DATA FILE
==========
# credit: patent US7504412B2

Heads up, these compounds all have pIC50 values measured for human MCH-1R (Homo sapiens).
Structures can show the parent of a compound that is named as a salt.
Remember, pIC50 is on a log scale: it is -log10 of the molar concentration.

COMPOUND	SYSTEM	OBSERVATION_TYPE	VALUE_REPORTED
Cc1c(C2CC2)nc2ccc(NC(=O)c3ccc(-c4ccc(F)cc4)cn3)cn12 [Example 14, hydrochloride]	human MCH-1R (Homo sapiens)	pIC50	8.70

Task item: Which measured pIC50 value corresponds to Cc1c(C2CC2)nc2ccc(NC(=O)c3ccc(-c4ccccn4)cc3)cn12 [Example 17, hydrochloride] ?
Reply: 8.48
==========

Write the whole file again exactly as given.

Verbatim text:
# credit: patent US7504412B2

Heads up, these compounds all have pIC50 values measured for human MCH-1R (Homo sapiens).
Structures can show the parent of a compound that is named as a salt.
Remember, pIC50 is on a log scale: it is -log10 of the molar concentration.

COMPOUND	SYSTEM	OBSERVATION_TYPE	VALUE_REPORTED
Cc1c(C2CC2)nc2ccc(NC(=O)c3ccc(-c4ccc(F)cc4)cn3)cn12 [Example 14, hydrochloride]	human MCH-1R (Homo sapiens)	pIC50	8.70

Task item: Which measured pIC50 value corresponds to Cc1c(C2CC2)nc2ccc(NC(=O)c3ccc(-c4ccccn4)cc3)cn12 [Example 17, hydrochloride] ?
Reply: 8.48